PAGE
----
FSBO Pro: No Commission Costs

    Buying and selling a home is the largest financial transaction most people ever undertake. Hence, it’s natural to wrestle with the math — especially when sellers face paying a 6% industry-standard commission to brokers in New York City. A million-dollar sale racks up a $60K fee! However, FSBO pricing requires a keen understanding of the market to get top dollar and close the deal.

    FSBO Con: Inexperience Can Lead to Bad Pricing

    However, FSBO pricing requires a keen understanding of the market to get top dollar and close the deal. And in many cases, that keen understanding is what allows real estate agents to price homes effectively.

    “People think, ‘If I don’t have a broker, I don’t have to pay a commission.’ True, but an agent will often get a seller a higher offer,” said Linda Maryanov of Zimmerman and Maryanov, a real estate attorney with more than 35 years of experience representing New York City home sellers. 

    Brokers spend hours every week producing real estate comps for their properties so that they can determine the right price for a listing. Henry Hershkowitz, a broker with Compass, explained that brokers have much more information about the market than people outside the industry. They can access sales that have not yet been finalized, whereas the average FSBO seller can only see public, closed sales. Many sales aren’t officially closed until a few months after the signing, meaning you won’t know up-to-date selling prices.

    “The market — especially in today’s market — was very different six months ago than it is today. Even if something closed yesterday, it probably got signed four or five months ago,” says Hershkowitz. “So by having a broker, you’re actually able to know what’s happening now, what things are selling for today.”

    FSBO Con: Emotions Can Get the Best of You

    As the owner, you’re bound to have your own opinions, memories, and sentiments about your home. While that’s usually great, it isn’t always great when you’re representing your own sale. Not only can your emotions cloud your judgment on pricing, but it can also make it harder to show to prospective buyers.

    Josue Galdos, a salesperson with Compass, has noticed that buyers are less likely to ask questions and nitpick apartments when the sellers are showing them. They often feel like they’re trespassing or judging the seller’s personal choices.

    “As opposed to if it’s just the seller’s broker and us, they know that they can speak freely, and they can open the windows and closets without thinking about how they’re in someone else’s apartment,” he said.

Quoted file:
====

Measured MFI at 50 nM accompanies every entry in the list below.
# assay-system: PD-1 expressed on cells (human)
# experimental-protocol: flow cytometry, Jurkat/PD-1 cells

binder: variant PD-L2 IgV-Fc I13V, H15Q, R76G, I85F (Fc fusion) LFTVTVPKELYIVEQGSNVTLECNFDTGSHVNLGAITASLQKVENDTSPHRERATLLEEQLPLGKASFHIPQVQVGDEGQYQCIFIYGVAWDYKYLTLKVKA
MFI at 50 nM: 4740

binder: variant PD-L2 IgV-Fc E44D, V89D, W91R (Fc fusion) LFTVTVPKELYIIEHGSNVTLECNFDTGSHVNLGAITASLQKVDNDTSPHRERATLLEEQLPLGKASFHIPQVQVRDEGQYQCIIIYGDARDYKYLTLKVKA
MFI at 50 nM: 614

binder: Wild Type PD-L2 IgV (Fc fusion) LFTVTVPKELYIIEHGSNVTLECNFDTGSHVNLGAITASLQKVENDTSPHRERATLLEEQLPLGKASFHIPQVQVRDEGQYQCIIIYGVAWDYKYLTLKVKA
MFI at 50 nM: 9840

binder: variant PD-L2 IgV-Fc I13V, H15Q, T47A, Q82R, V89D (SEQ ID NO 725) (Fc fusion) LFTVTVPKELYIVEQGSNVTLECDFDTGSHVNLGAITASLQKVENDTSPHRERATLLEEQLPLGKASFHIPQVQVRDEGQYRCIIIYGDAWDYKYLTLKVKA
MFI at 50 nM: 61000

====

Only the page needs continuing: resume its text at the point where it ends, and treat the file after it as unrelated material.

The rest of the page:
Hershkowitz agreed, noting that hearing sellers’ qualms about the home can make the transaction feel personal rather than professional.

    “You’re going to be emotional about it no matter what. It’s your biggest asset. You created this home,” he said. “If somebody offers you a small number, or if they don’t like it, or say something negative about it, you’re going to be emotional in your response instead of measured like a professional real estate broker would be.”

    FSBO Con: Selling Your Own Home Takes a Lot of Time

    There’s a reason why being a real estate broker is a full-time job. It takes a lot of time to sell a home, between staging, taking photos, writing the listing description, listing online, marketing, showing to buyers, running open houses, and much more.

    “A lot of people think it’s just opening a door, just showing an apartment,” Galdos said. “But it’s more than that.”

    If you have a full-time job, coordinating tours, calls, and negotiations can be challenging. Plus, brokers have connections to other real estate professionals who can help with the heavy lifting, like photographers. Hershkowitz always pays for the photographer himself. In his eyes, 6% commission — split between the seller’s and buyer’s agents — is very reasonable.

    Additional Real Estate Professionals to Consider

    In addition to hiring a real estate agent, sellers will need a real estate lawyer to execute a contract to sell their property. Sellers can also benefit from a professional stager to help declutter or rearrange the furniture. In vacant properties, stagers can add value by decorating to attract the attention of buyers. Professional cleaning services go a long way toward impressing prospective buyers. No matter how clean you think you keep your home, a pro will likely do a much better job. For FSBOs who won’t get the benefit of professional photographers or videographers that come with a real estate broker listing, a good home photographer is also crucial to attracting interest online.

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    *SOURCE: StreetEasy (2012-2022). Market defined as borough, unit type, price point, and share of listings by year.